Autobiography

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This is an essay I wrote in grad school. I just came across it, and I think it's Hitrecord worthy ;)


There are a few essential things you should know about me. I am a closet Twilight addict. In the shower, I pretend to be Haley Williams from the punk band Paramore. I am currently writing a novel which may just be terrible. It’s too soon to tell. In a strange twist of very late wish fulfillment, I think I have become invisible and forgettable, even though I’m 6’2”. I have been writing poetry for twenty years, but I’ve only had one poem published – when I was 10. Those are the only things that really matter. The following is just fluff.


I am the black sheep of my family. I told my mother this last night, and she said my father was. I told her you couldn’t be the black sheep if you made the rules. Mom has always chosen to believe that I fit in perfectly with the rest of them, but I simply do not. I am an ultra-liberal lesbian atheist. My parents and sister are very traditional, conservative Republican Christians. My mother couldn’t be any more wrong if she tried.


Growing up in Maine, my mother was an adventurous spirit, a feminist, a progressive, an organic baby food making Le Leche League member. In short, she was a hippie – complete with the long wavy hair and flowing floral dresses. My father had his first office job after working in the Amazon Rainforest for five years. I have a great picture of Dad, my little sister, and myself standing in front of our Volkswagen Camper before he went to work. He looked a bit out of his element in his dress shirt and tie. He was carrying a hard-sided brown leather briefcase and had a goofy mustache (He shaved off his full beard for the new job.) My parents hardly seem like the same people now.


When I was 7, we moved to Louisiana. Instead of a lemonade stand, I sold pears to truckers for a penny a piece. We lived on a dirt road, and our only neighbor was a warehouse. So, truck drivers were my only traffic. They did stop, though, and they bought my pears which I picked fresh from the backyard. We lived in an old farmhouse situated in the middle of a pecan grove. That place seems like a dream now – twenty foot ceilings that seemed twice as high to me then, our huge playhouse dad built, running as fast as we could to catch the ice cream man. We never made it. The road was just too far away.


After Louisiana, we lived on a lake in Mississippi for five years. This was a dream come true for me and my sister. We loved to swim, and we also learned to water ski while we lived there. One particularly beautiful day, Emily and I were helping Mom work in the yard. Dad was out of town. My sister – only seven years old – was driving the John Deere riding lawn mower while Mom and I were picking up pine cones and throwing them in the back.


I hardly remember how it happened, but Emily got too close to the lake, panicking at the last minute. She jumped off the tractor moments before it plummeted over the lake wall and into the water. We had half the neighborhood helping us pull it back out of the lake. Dad was out of town at the time, and he happened to call at a particularly bad moment. Mom was in the lake trying to push the tractor over the wall while the neighbors were on the other side pulling. The portable phone was outside with us, and our twelve year old neighbor, Beth, answered. You can imagine what this sounded like to my father – the little girl next door answering the phone, dismissing him and hanging up quickly, water splashing in the background. Dad didn’t know what was happening, but he considered the possibility that the house was on fire. As it turned out, Beth answering the phone was a blessing in disguise. Dad was so relieved something more tragic hadn’t happened that he wasn’t very upset about his beloved John Deere.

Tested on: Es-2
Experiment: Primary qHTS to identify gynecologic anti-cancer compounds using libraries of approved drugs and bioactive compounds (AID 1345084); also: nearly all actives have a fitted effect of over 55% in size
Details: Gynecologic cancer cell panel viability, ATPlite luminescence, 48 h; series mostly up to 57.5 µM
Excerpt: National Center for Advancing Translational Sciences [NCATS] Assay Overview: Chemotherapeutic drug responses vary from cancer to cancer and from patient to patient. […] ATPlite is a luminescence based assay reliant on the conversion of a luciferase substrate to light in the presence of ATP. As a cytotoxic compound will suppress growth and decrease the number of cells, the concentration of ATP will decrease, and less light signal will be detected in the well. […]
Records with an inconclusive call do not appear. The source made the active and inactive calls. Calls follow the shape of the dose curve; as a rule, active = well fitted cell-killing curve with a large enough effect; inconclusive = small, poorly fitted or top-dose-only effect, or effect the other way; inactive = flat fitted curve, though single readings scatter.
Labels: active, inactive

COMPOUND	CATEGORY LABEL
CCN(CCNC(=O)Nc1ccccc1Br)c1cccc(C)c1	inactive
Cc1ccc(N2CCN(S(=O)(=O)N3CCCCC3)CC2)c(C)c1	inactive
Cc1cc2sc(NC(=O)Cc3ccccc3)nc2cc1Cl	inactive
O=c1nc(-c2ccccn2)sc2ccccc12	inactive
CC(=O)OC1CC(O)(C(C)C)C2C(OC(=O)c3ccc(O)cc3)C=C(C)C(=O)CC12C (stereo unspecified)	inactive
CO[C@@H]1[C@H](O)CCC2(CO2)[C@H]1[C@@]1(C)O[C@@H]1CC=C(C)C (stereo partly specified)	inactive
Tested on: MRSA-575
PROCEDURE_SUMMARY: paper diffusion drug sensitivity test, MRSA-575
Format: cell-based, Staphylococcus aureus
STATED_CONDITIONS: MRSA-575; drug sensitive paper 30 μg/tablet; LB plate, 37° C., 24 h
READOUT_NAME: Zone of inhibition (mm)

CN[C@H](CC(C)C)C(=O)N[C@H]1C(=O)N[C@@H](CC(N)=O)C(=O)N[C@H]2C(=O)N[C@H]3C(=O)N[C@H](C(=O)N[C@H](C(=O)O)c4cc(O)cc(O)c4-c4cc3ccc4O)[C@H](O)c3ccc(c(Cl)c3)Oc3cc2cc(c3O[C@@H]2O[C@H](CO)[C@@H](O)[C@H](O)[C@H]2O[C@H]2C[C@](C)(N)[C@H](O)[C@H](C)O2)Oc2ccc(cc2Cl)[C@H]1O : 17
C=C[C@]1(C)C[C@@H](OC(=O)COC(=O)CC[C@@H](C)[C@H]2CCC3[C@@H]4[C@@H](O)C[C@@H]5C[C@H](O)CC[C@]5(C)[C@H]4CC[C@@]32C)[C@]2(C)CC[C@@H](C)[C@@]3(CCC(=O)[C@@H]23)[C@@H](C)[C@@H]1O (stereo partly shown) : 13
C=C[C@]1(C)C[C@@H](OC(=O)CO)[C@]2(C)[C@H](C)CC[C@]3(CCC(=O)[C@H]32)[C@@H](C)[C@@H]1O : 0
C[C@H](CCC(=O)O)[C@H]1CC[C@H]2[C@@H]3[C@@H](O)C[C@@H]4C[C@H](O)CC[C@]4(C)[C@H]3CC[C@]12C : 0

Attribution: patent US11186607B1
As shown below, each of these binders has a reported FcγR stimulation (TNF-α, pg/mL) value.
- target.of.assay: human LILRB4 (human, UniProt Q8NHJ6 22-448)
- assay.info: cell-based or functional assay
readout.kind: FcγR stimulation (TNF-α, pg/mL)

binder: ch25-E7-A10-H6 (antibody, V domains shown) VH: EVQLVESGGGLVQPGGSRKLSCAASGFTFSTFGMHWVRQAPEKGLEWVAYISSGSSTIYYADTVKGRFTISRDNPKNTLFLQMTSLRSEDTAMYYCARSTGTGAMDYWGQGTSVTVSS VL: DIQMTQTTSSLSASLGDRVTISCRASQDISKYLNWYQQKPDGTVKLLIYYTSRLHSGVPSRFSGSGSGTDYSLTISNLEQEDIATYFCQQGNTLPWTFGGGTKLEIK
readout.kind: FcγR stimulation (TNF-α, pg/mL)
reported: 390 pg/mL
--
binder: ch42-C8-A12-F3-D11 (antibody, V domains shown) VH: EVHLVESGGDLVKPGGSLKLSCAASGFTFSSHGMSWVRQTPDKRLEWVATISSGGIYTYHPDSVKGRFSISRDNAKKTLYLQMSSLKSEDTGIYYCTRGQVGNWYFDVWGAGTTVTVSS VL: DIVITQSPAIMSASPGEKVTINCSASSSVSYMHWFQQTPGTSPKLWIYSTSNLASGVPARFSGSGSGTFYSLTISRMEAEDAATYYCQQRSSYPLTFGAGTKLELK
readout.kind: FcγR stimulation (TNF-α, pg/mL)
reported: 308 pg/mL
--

My family moved to South Carolina next, where I attended middle and high school. We lived in a beautiful two-hundred year old caretaker’s house on an old plantation. We had a large pond in the back yard, and there was almost always an alligator living in the pond. I was in college when the alligator started eating my sister’s cats. Dad called county wildlife control, but they said they wouldn’t move it because it wasn’t a danger to humans. Then one Christmas break I drove down the half mile dirt road and into the driveway to find Dad and his best friend wrestling the alligator. Yes, they were wrestling the alligator. They succeeded in getting the gator into the bed of my father’s truck and driving it out to the country to release it. They were quite proud of themselves. A new gator was living in the pond within a week.


I have had some interesting times with my family. I know my parents have been the most influential people in my life, and my sister knows me better than anyone. I love these crazy people, and I will never understand why I’m so different from them in so many ways. It’s not just our political and religious viewpoints that are so different. Our tastes in music and movies are even different. Our values also differ greatly. My friends are people they would probably never encounter. I would rather lie in an ant pile than be stuck in a room with some of my sister’s friends. We all love each other passionately, though, and I am completely loyal to my family. These are the people who define me. I am defined both by our common experiences and our dramatic differences. I am the black sheep, but I embrace this definition. It’s just who I am.

Created: Feb 26, 2014

Tags: non-fiction, prose, essay

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